According to the anthropocentric perspective, ecosystem services (ES) can fulfil important societal needs in a similar way as urban systems, which deliver more traditional urban services (US). In this view, ES and US shape landscape liveability in a similar manner. Liveability assessments based on both ES and US importance quantification can allow for the more effective and coherent inclusion of both service typologies in landscape planning and policymaking. As liveability is strongly dependent on both environmental and human factors, stakeholder involvement is essential for its assessment. Widely applicable and reliable methodologies of liveability assessment based on the perceived importance of ES and US, according to stakeholders, still need to be developed. Using this framework, we design a hierarchical classification based on The Common International Classification of Ecosystem Services (CICES) for measuring both ES and US. This classification is used to structure a model based on Saaty’s Analytical Hierarchical Process (AHP) for the quantification of stakeholder views of the importance of liveability services. The model, known as the LIAM (LIveability Assessment Model), is applied to a group of stakeholders selected among local experts and landscape planners in an Umbrian study area (Italy). The results show that the LIAM approach can support landscape planning and policy making through superior ES and US integration and through more effective assessments of their perceived relevance.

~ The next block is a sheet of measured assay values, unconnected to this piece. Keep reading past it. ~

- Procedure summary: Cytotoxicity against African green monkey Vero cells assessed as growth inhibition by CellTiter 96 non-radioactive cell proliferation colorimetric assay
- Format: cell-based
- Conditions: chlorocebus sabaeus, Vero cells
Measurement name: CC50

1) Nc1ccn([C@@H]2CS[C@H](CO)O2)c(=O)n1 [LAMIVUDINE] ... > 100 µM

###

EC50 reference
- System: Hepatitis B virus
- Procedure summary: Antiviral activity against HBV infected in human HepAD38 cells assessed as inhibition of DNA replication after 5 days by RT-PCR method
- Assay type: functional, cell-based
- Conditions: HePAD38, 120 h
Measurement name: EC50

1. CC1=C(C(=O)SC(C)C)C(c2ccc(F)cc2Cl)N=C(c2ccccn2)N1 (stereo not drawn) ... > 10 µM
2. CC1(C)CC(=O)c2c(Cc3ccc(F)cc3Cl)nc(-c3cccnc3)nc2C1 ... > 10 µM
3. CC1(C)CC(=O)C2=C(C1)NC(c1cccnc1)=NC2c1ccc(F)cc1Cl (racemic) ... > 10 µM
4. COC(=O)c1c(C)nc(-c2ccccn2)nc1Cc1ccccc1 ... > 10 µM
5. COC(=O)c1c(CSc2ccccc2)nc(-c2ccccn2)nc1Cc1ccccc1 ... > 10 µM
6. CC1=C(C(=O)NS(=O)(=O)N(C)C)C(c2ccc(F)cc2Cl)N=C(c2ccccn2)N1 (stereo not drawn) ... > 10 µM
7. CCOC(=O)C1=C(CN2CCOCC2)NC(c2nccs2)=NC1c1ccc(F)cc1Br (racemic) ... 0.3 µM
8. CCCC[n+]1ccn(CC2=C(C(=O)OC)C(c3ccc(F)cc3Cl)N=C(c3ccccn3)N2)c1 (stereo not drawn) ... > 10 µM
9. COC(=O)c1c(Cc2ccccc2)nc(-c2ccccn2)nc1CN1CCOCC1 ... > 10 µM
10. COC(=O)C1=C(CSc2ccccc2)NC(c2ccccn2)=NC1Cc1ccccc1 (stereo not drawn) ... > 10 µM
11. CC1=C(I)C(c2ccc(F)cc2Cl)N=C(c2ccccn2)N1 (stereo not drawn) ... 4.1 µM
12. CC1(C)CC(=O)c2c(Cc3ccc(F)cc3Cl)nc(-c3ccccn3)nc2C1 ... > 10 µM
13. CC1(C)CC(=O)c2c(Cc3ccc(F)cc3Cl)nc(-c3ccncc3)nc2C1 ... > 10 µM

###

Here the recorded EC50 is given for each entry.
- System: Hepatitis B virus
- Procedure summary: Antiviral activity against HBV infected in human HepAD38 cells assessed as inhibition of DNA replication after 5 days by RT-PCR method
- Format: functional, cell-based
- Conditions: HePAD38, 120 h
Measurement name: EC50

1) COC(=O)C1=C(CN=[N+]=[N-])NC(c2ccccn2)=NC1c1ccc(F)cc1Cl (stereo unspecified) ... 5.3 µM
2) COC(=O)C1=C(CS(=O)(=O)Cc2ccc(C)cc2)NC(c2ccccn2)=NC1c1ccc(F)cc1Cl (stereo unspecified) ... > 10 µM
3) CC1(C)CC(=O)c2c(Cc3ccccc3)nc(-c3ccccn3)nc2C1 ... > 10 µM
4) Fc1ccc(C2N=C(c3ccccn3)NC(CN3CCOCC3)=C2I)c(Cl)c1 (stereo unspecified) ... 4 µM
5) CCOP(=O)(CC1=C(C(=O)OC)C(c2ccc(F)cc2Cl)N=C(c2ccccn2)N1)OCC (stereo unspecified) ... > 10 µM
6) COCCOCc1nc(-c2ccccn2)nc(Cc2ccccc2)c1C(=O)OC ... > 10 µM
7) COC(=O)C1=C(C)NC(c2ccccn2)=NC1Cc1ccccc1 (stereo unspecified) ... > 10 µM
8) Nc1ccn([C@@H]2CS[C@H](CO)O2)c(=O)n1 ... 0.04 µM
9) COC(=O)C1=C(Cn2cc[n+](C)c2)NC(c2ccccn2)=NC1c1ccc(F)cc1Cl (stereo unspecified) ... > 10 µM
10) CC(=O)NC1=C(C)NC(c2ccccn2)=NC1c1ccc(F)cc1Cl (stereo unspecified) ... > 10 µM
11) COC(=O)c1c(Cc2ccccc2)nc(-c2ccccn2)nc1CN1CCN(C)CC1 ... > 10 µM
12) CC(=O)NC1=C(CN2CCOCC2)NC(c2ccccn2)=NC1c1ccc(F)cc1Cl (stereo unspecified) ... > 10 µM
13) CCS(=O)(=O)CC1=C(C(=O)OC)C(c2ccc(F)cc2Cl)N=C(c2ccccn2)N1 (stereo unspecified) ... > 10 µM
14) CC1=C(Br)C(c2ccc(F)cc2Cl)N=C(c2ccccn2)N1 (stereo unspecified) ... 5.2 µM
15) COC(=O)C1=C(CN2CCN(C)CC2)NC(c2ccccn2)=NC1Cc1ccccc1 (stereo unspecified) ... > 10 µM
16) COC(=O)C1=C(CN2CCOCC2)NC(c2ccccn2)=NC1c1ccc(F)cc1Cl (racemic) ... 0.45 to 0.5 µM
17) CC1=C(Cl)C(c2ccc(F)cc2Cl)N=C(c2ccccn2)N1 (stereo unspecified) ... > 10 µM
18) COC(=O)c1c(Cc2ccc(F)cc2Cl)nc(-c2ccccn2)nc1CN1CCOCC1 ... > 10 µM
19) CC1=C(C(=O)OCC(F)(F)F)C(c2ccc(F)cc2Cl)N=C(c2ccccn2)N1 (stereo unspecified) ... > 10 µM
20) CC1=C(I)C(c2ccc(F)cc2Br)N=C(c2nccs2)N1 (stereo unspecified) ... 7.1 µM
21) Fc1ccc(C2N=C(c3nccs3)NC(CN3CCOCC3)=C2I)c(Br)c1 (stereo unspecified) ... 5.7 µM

Ecosystem and urban services for landscape liveability: A model for quantification of stakeholders’ perceived importance

ANTOGNELLI, SARA;VIZZARI, Marco
2016

Abstract

According to the anthropocentric perspective, ecosystem services (ES) can fulfil important societal needs in a similar way as urban systems, which deliver more traditional urban services (US). In this view, ES and US shape landscape liveability in a similar manner. Liveability assessments based on both ES and US importance quantification can allow for the more effective and coherent inclusion of both service typologies in landscape planning and policymaking. As liveability is strongly dependent on both environmental and human factors, stakeholder involvement is essential for its assessment. Widely applicable and reliable methodologies of liveability assessment based on the perceived importance of ES and US, according to stakeholders, still need to be developed. Using this framework, we design a hierarchical classification based on The Common International Classification of Ecosystem Services (CICES) for measuring both ES and US. This classification is used to structure a model based on Saaty’s Analytical Hierarchical Process (AHP) for the quantification of stakeholder views of the importance of liveability services. The model, known as the LIAM (LIveability Assessment Model), is applied to a group of stakeholders selected among local experts and landscape planners in an Umbrian study area (Italy). The results show that the LIAM approach can support landscape planning and policy making through superior ES and US integration and through more effective assessments of their perceived relevance.
2016
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Utilizza questo identificativo per citare o creare un link a questo documento: https://hdl.handle.net/11391/1359082
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